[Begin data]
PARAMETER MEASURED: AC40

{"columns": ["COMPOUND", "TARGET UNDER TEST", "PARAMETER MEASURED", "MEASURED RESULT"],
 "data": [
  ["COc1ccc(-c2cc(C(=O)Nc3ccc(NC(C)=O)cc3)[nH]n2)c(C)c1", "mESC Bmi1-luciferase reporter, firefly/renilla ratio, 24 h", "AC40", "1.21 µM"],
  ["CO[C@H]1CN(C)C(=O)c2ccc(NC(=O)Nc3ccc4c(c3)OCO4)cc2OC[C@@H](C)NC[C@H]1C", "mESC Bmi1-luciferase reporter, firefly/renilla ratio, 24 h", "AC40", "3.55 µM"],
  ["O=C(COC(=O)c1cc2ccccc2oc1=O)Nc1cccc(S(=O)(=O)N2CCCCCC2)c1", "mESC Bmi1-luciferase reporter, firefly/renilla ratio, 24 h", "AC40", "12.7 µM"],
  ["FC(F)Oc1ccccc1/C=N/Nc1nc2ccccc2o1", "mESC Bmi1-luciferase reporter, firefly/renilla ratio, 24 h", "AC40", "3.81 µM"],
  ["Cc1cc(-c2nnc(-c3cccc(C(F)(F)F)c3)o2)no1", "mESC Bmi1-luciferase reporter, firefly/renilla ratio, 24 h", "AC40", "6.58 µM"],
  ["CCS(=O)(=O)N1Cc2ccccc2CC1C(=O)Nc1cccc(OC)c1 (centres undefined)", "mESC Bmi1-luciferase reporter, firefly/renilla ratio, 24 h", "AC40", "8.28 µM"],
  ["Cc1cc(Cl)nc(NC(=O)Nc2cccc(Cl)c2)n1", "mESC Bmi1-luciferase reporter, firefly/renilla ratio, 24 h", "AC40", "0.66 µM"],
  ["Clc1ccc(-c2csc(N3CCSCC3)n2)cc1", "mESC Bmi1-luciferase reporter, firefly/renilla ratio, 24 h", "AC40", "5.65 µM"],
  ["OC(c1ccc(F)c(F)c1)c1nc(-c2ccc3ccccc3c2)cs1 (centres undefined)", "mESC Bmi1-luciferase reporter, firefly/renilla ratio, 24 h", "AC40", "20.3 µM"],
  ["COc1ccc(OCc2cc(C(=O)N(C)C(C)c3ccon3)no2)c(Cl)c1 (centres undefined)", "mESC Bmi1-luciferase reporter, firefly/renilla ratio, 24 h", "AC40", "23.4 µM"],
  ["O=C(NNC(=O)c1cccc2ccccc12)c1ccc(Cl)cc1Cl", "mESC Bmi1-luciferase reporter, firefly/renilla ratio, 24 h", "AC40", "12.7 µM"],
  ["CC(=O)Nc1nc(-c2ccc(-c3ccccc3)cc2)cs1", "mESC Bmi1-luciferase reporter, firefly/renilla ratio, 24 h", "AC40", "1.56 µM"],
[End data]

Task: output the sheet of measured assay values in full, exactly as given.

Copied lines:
PARAMETER MEASURED: AC40

{"columns": ["COMPOUND", "TARGET UNDER TEST", "PARAMETER MEASURED", "MEASURED RESULT"],
 "data": [
  ["COc1ccc(-c2cc(C(=O)Nc3ccc(NC(C)=O)cc3)[nH]n2)c(C)c1", "mESC Bmi1-luciferase reporter, firefly/renilla ratio, 24 h", "AC40", "1.21 µM"],
  ["CO[C@H]1CN(C)C(=O)c2ccc(NC(=O)Nc3ccc4c(c3)OCO4)cc2OC[C@@H](C)NC[C@H]1C", "mESC Bmi1-luciferase reporter, firefly/renilla ratio, 24 h", "AC40", "3.55 µM"],
  ["O=C(COC(=O)c1cc2ccccc2oc1=O)Nc1cccc(S(=O)(=O)N2CCCCCC2)c1", "mESC Bmi1-luciferase reporter, firefly/renilla ratio, 24 h", "AC40", "12.7 µM"],
  ["FC(F)Oc1ccccc1/C=N/Nc1nc2ccccc2o1", "mESC Bmi1-luciferase reporter, firefly/renilla ratio, 24 h", "AC40", "3.81 µM"],
  ["Cc1cc(-c2nnc(-c3cccc(C(F)(F)F)c3)o2)no1", "mESC Bmi1-luciferase reporter, firefly/renilla ratio, 24 h", "AC40", "6.58 µM"],
  ["CCS(=O)(=O)N1Cc2ccccc2CC1C(=O)Nc1cccc(OC)c1 (centres undefined)", "mESC Bmi1-luciferase reporter, firefly/renilla ratio, 24 h", "AC40", "8.28 µM"],
  ["Cc1cc(Cl)nc(NC(=O)Nc2cccc(Cl)c2)n1", "mESC Bmi1-luciferase reporter, firefly/renilla ratio, 24 h", "AC40", "0.66 µM"],
  ["Clc1ccc(-c2csc(N3CCSCC3)n2)cc1", "mESC Bmi1-luciferase reporter, firefly/renilla ratio, 24 h", "AC40", "5.65 µM"],
  ["OC(c1ccc(F)c(F)c1)c1nc(-c2ccc3ccccc3c2)cs1 (centres undefined)", "mESC Bmi1-luciferase reporter, firefly/renilla ratio, 24 h", "AC40", "20.3 µM"],
  ["COc1ccc(OCc2cc(C(=O)N(C)C(C)c3ccon3)no2)c(Cl)c1 (centres undefined)", "mESC Bmi1-luciferase reporter, firefly/renilla ratio, 24 h", "AC40", "23.4 µM"],
  ["O=C(NNC(=O)c1cccc2ccccc12)c1ccc(Cl)cc1Cl", "mESC Bmi1-luciferase reporter, firefly/renilla ratio, 24 h", "AC40", "12.7 µM"],
  ["CC(=O)Nc1nc(-c2ccc(-c3ccccc3)cc2)cs1", "mESC Bmi1-luciferase reporter, firefly/renilla ratio, 24 h", "AC40", "1.56 µM"],